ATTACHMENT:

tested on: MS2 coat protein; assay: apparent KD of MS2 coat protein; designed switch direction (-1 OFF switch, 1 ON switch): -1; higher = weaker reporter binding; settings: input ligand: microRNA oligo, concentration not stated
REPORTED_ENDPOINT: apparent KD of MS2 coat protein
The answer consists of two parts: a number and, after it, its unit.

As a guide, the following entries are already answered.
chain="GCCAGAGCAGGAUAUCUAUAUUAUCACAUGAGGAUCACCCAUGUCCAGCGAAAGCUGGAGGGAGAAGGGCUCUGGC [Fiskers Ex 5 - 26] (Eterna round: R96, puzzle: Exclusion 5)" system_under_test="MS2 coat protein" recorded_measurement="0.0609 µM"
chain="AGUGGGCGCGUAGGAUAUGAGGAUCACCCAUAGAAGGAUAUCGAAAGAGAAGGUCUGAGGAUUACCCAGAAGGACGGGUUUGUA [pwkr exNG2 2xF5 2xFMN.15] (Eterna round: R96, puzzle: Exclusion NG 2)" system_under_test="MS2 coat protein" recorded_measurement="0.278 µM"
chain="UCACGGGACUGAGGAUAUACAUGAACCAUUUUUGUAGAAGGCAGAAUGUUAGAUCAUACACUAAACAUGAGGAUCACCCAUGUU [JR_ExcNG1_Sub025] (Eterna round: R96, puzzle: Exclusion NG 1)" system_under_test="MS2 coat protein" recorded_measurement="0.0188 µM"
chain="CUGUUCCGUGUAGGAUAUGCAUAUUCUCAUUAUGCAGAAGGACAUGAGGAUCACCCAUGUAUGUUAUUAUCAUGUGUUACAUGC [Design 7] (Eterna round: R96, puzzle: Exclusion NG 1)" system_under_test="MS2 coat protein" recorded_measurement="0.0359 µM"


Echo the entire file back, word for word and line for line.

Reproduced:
tested on: MS2 coat protein; assay: apparent KD of MS2 coat protein; designed switch direction (-1 OFF switch, 1 ON switch): -1; higher = weaker reporter binding; settings: input ligand: microRNA oligo, concentration not stated
REPORTED_ENDPOINT: apparent KD of MS2 coat protein
The answer consists of two parts: a number and, after it, its unit.

As a guide, the following entries are already answered.
chain="GCCAGAGCAGGAUAUCUAUAUUAUCACAUGAGGAUCACCCAUGUCCAGCGAAAGCUGGAGGGAGAAGGGCUCUGGC [Fiskers Ex 5 - 26] (Eterna round: R96, puzzle: Exclusion 5)" system_under_test="MS2 coat protein" recorded_measurement="0.0609 µM"
chain="AGUGGGCGCGUAGGAUAUGAGGAUCACCCAUAGAAGGAUAUCGAAAGAGAAGGUCUGAGGAUUACCCAGAAGGACGGGUUUGUA [pwkr exNG2 2xF5 2xFMN.15] (Eterna round: R96, puzzle: Exclusion NG 2)" system_under_test="MS2 coat protein" recorded_measurement="0.278 µM"
chain="UCACGGGACUGAGGAUAUACAUGAACCAUUUUUGUAGAAGGCAGAAUGUUAGAUCAUACACUAAACAUGAGGAUCACCCAUGUU [JR_ExcNG1_Sub025] (Eterna round: R96, puzzle: Exclusion NG 1)" system_under_test="MS2 coat protein" recorded_measurement="0.0188 µM"
chain="CUGUUCCGUGUAGGAUAUGCAUAUUCUCAUUAUGCAGAAGGACAUGAGGAUCACCCAUGUAUGUUAUUAUCAUGUGUUACAUGC [Design 7] (Eterna round: R96, puzzle: Exclusion NG 1)" system_under_test="MS2 coat protein" recorded_measurement="0.0359 µM"